■ The client switches cannot configure VLANs.
■ Both servers and clients may be learning new VLANs from other switches, and seeing their VLANs deleted by other switches, because of VTP.
■ The show running-config command does not list any vlan commands.

17

describe the command and parameters used to set up the type of trunking used.

Switches that support both types of trunking use the switchport trunk encapsulation {dot1q | isl | negotiate} inter- face subcommand to either configure the type or allow DTP to negotiate the type.

18

List the different types of administrative trunking modes as well as the command to set them.

access: Always act as an access (nontrunk) port

trunk: Always act as a trunk port

dynamic desirable: nitiates negotiation messages and responds to negotiation messages to dynamically choose whether to start using trunking

dynamic auto: Passively waits to receive trunk negotiation messages, at which point the switch will respond and negotiate whether to use trunking

Cisco switches use the switchport mode interface subcommand to define the administrative trunking mode

19

Explain the difference between the administrative mode and the operational mode on a switchport

The administrative mode refers
to the configuration setting for whether trunking should be used. Each interface also has an operational mode, which refers to what is currently happening on the interface, and might have been chosen by DTP’s negotiation with the other device.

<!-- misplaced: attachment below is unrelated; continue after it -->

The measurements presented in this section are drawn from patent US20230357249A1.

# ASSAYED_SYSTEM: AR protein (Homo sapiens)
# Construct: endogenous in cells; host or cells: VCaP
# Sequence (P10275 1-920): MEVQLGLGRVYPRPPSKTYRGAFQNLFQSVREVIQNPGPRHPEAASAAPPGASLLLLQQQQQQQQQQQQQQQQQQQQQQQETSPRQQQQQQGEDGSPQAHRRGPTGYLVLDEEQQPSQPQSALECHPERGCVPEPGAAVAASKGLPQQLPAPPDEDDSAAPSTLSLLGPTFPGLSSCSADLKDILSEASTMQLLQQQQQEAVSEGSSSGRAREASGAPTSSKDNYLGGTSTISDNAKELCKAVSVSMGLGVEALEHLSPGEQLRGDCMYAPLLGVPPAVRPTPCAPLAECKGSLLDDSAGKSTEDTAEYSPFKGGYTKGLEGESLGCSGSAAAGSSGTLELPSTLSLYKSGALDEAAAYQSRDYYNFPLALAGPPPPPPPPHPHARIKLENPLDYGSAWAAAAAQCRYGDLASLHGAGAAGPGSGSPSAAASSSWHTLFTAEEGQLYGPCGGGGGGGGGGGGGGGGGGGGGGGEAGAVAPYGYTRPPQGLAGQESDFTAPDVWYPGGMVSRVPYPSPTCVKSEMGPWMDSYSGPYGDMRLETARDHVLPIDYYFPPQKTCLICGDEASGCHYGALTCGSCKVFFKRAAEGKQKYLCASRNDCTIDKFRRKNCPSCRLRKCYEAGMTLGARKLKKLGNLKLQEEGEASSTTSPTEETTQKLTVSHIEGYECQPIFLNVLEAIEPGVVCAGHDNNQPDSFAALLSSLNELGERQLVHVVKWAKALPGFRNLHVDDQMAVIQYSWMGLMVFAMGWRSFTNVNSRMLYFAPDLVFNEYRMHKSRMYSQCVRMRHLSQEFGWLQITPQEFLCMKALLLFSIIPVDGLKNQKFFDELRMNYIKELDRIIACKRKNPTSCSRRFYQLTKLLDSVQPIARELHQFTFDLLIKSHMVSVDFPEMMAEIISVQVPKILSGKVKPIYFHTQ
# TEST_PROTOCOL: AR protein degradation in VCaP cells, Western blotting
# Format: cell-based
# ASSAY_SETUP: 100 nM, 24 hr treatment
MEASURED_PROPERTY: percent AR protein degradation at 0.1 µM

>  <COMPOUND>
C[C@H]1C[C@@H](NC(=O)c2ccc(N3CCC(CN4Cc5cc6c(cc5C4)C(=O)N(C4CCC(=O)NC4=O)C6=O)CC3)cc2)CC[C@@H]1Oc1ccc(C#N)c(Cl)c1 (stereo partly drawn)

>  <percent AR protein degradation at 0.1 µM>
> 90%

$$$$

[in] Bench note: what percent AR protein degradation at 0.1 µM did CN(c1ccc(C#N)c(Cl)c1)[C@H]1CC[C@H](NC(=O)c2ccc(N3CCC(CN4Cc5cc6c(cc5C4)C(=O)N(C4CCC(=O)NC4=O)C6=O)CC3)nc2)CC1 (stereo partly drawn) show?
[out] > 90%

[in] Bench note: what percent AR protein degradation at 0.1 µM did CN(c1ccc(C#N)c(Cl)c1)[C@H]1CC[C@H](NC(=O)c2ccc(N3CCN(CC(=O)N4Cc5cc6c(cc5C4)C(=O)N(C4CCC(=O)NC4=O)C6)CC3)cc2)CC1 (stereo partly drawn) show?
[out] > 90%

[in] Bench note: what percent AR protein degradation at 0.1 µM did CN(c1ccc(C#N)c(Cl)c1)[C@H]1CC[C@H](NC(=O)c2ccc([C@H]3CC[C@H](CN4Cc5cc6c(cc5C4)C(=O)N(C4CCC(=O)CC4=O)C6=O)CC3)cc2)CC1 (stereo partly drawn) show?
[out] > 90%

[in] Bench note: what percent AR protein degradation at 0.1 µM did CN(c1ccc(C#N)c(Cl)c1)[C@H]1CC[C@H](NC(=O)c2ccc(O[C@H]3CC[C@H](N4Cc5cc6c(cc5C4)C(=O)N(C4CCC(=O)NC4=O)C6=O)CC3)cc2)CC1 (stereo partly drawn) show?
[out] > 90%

20

Expected Trunking Operational Mode Based on the Configured Administrative Modes of Access and Access

Access

21

Expected Trunking Operational Mode Based on the Configured Administrative Modes of Access and Dynamic Auto

Access

22

Expected Trunking Operational Mode Based on the Configured Administrative Modes of Access and Trunk

Do not use

23

Expected Trunking Operational Mode Based on the Configured Administrative Modes of Access and Dynamic desirable

Access

24

Expected Trunking Operational Mode Based on the Configured Administrative Modes of Dynamic Auto and Dynamic Auto

Access

25

Expected Trunking Operational Mode Based on the Configured Administrative Modes of Dynamic Auto and Trunk

Trunk

26

Expected Trunking Operational Mode Based on the Configured Administrative Modes of Dynamic Auto and Dynamic Desirable

Trunk

27

Expected Trunking Operational Mode Based on the Configured Administrative Modes of Trunk and Trunk

Trunk

28

Expected Trunking Operational Mode Based on the Configured Administrative Modes of Trunk and Dynamic Desirable

Trunk

29

Expected Trunking Operational Mode Based on the Configured Administrative Modes of Dynamic Desirable and Dynamic Desirable

Trunk

30

Cisco recommends disabling trunk negotiation on most ports for better security. The majority of switch ports on most switches will be used to connect to users. As a matter of habit, you can disable DTP nego- tiations altogether using the switchport nonegotiate interface subcommand.

Cisco recommends disabling trunk negotiation on most ports for better security. The majority of switch ports on most switches will be used to connect to users. As a matter of habit, you can disable DTP nego- tiations altogether using the switchport nonegotiate interface subcommand.